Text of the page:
Dermatographism has various uncommon subtypes, including −
Dermatographism in red (small punctate wheals, predominantly on the trunk)
Dermatographism with follicles (isolated urticarial papules)
Dermatographism involving choline (similar to cholinergic urticaria – large erythematous line marked by punctate wheals)
Dermatographism in delay (tender urticarial lesion reappears 3 to 8 hours after the initial injury that persists up to 48 hours)
Dermatographia: Risk Factors
At any age, dermatographia can develop. Teenagers and young adults seem to experience it more frequently. You might be more vulnerable if you have other skin issues. Atopic dermatitis is one of them (eczema).
The diagnosis of dermatographia is mainly done based on history and some of the tests may be required for confirmation and to rule out underlying causes
Your doctor may use a tongue depressor to make lines on the skin of your arm or back to see if you have dermatographia. You most likely have the disease if a raised line or welt develops within a short period.
Controlling dermatographism requires preventing and avoiding triggering causes like physical stimulation and reducing stresses. The majority of people are asymptomatic, thus only those with symptoms should receive treatment. Treatment with H1 antihistamines like cetirizine or loratadine is a form of choice therapy. If H1 blockers are insufficient to manage pruritus, H2 antihistamines can be coupled for a more comprehensive course of treatment. One approach is to take the sedative antihistamine hydroxyzine before bed.
Dermatographism research studies are looking at omalizumab, which has a 72% efficacy on 150 mg and a 58% efficacy on 300 mg. Interestingly, there was a statistically significant improvement in the patients' Dermatology Life Quality Index (DLQI) score of at least 4 points. Dermatographism has been somewhat successfully treated with light therapy, although most patients return within 2 to 3 months of finishing treatment.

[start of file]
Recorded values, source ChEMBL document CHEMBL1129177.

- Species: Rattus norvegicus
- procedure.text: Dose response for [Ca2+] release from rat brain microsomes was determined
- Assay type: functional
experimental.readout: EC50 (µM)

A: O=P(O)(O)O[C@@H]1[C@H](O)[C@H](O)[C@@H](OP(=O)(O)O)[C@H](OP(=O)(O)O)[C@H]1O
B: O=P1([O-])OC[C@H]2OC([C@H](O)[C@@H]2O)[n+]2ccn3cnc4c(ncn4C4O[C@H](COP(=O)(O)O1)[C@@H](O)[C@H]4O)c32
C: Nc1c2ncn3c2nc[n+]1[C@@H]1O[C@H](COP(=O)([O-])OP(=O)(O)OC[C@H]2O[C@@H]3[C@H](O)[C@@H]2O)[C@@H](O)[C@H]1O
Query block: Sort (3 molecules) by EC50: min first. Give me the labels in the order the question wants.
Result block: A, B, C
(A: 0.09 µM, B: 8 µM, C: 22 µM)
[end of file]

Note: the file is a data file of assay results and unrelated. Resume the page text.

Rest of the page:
Supplemental therapy with 1000 mg of over-the-counter vitamin C per day is suggested to lessen Lewis' triple reaction by assisting in histamine degradation and increasing elimination.
Some of the measures that can help to prevent dermatographia include −
Be gentle with the skin. Use a non-soap cleanser or light soap, then pat the skin dry. Wear items made of scratch-free fabric. While taking a shower or bath, use warm water.
Avoid rubbing your skin. Don't scratch, please. This advice is useful for all skin issues.
Keep your skin hydrated. Employ ointments, creams, or lotions every day. Lotions don't often work as well as creams and ointments do since they are thinner. When your skin is still moist after showering, apply your skin care product. When required, use it once more during the day.
Dermographism’s painstaking progression without resolve can be disconcerting. Nonetheless, patients need to be informed that the disease is benign. It is important to warn the patient not to take the medicine before driving a vehicle because the therapy, antihistamines, might cause drowsiness.
The majority of patients and their parents find dermatologic lesions to be benign yet surprising. To prevent these stresses, it is crucial to appropriately inform the patient and their parents about the risk factors linked to the development of dermatographism. When unsure about the diagnosis, consult a dermatologist.